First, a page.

China’s growing penetration in Latin America raises US concerns

The United States’ concern is growing as China expands its footprint in Latin America. The agreement between China and Argentina is the most recent incident that has caused the most concern in this country. In the first week of February, Argentine President Alberto Fernandez travelled to China to attend the Winter Olympic Games opening ceremony. On that occasion, he made a number of unique agreements. Argentina chose to join China’s well-known Belt and Road Initiative as one of these (BRI). China will build a nuclear power plant in Argentina under the second agreement.

According to American commentators, the BRI now includes 20 of the 33 countries in Latin America and the Caribbean. The region’s countries are becoming more economically dependent on China as a result of this. Argentina is a large Latin American country. It has also decided to take out a loan from the Asian Infrastructure Investment Bank (AIIB), which is led by China.

This sum will be used to fund BRI-related projects. According to analysts, Argentina’s reliance on the International Monetary Fund (IMF) has decreased as a result of borrowing from the AIIB. The United States is thought to play a key role in the IMF.

Argentina’s new diplomatic ties are being closely monitored by US officials. He thought it was critical that Fernandez visit Moscow before departing for Beijing. Following that, he took the initiative to forge close ties between his country and China. China’s Foreign Minister, Wang Yi, has stated that his country views its relations with Argentina as long-term.

Argentina, according to experts, is one of the few countries that has a trade advantage. Argentina, in other words, imports less than it exports. In 2021, its exports increased by 23%. Argentina primarily exports agricultural, industrial, and primary commodities. All of these products will have easier access to China’s vast market under the new agreements.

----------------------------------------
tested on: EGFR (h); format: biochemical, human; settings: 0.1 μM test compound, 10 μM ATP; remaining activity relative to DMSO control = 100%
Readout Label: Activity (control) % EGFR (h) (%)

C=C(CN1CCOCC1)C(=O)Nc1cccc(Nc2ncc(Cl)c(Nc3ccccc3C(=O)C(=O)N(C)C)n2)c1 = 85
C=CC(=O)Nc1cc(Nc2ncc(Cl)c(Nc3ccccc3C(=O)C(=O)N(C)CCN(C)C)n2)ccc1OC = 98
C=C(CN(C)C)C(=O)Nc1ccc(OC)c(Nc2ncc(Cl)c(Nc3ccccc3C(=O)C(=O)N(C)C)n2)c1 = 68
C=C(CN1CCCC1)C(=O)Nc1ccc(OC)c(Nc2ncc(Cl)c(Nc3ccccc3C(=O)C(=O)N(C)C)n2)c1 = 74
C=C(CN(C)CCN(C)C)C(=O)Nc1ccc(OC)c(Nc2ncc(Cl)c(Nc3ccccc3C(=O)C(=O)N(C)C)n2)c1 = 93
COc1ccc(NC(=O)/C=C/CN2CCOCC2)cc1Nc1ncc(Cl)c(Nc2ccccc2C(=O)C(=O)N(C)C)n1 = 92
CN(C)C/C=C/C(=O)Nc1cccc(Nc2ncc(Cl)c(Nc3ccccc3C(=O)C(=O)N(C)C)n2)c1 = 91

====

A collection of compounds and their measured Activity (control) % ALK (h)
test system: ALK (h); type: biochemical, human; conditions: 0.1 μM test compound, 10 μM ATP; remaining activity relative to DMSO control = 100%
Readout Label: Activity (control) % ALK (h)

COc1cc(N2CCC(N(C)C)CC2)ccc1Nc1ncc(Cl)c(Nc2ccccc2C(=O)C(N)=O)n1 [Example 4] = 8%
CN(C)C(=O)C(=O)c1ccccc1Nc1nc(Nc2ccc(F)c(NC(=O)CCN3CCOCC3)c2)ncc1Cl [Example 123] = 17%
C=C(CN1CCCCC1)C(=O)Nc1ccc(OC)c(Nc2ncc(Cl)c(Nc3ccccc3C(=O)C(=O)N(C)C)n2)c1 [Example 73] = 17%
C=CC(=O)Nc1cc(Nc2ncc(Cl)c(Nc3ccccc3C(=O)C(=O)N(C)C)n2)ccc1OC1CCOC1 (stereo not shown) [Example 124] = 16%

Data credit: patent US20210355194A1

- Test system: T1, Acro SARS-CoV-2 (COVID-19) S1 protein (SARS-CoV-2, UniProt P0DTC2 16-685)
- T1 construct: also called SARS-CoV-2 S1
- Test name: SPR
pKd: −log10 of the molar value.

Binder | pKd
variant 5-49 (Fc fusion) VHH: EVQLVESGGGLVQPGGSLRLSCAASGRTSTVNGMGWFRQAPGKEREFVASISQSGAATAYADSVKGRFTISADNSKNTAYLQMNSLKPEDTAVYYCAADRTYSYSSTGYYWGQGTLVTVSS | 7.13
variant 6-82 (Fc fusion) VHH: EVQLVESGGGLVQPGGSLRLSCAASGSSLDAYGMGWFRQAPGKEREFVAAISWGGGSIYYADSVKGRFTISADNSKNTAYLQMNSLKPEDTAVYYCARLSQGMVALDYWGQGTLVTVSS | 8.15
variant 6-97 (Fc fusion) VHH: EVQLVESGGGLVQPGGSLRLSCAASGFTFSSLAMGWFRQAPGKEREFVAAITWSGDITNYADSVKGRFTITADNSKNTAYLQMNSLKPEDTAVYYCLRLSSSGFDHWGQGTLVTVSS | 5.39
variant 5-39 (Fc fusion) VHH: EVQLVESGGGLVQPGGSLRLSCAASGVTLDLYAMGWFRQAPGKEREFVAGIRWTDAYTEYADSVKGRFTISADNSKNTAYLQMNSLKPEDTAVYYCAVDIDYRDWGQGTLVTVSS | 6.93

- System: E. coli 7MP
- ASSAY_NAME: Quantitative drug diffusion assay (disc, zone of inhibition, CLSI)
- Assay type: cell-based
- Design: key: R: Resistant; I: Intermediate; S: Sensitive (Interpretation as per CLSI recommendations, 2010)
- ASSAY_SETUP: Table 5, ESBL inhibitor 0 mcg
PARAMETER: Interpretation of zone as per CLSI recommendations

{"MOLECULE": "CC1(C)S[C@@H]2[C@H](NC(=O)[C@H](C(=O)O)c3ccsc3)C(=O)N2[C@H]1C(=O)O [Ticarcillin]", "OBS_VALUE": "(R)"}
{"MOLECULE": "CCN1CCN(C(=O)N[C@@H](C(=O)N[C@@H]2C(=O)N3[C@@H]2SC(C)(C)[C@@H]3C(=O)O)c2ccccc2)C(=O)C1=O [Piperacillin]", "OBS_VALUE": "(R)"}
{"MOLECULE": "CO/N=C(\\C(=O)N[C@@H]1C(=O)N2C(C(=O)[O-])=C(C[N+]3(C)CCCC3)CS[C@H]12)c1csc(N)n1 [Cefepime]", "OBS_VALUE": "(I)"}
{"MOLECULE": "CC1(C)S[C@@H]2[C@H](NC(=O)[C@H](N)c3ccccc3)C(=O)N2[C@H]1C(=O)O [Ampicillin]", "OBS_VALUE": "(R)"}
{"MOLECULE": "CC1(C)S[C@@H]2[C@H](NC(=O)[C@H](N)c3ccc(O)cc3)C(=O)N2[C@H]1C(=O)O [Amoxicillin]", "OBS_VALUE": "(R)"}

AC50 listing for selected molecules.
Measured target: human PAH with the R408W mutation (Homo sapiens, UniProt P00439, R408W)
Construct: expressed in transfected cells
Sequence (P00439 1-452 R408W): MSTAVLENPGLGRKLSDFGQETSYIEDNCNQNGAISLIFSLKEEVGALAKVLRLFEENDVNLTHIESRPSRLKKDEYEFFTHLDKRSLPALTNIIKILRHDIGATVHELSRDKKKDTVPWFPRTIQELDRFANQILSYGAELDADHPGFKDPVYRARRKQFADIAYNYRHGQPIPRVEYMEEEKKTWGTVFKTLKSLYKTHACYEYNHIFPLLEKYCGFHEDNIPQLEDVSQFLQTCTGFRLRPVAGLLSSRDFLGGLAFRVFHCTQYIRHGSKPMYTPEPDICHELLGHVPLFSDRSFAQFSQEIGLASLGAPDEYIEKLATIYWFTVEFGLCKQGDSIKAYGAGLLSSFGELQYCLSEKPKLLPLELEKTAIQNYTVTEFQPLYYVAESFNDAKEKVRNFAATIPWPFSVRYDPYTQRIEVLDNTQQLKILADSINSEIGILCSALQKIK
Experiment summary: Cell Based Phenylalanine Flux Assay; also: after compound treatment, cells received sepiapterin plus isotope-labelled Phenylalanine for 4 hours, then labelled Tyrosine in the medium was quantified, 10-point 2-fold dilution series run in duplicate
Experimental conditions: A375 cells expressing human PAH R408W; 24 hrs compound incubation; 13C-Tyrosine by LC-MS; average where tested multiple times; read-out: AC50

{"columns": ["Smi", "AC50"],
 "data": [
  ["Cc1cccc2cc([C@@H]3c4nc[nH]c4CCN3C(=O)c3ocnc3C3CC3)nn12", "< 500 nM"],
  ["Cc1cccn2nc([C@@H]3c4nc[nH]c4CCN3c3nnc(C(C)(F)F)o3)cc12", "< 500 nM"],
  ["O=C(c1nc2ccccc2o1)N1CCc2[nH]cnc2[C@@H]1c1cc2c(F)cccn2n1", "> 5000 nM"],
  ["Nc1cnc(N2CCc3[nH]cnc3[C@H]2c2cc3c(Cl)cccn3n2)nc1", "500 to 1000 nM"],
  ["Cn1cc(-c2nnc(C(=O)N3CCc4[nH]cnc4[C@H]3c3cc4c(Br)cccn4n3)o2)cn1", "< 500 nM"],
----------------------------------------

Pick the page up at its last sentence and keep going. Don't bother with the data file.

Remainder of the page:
In the case of Latin America, the Monroe principle is still in effect. President of the United States of America, James Monroe. He declared Latin America to be “America’s Backyard” in 1823. President Joe Biden recently stated that Latin America is now America’s front yard. This indicates that the United States still views Latin American countries as part of its sphere of influence.

According to experts, China’s rapid advancement in this area is posing a serious challenge to the Monroe Doctrine. Nicaragua, another country in the region, had recently joined the BRI. Honduras is showing signs of following suit. Argentina’s stance, however, is the most concerning aspect for America. One reason for this is that it has allowed China to introduce nuclear technology to the region.

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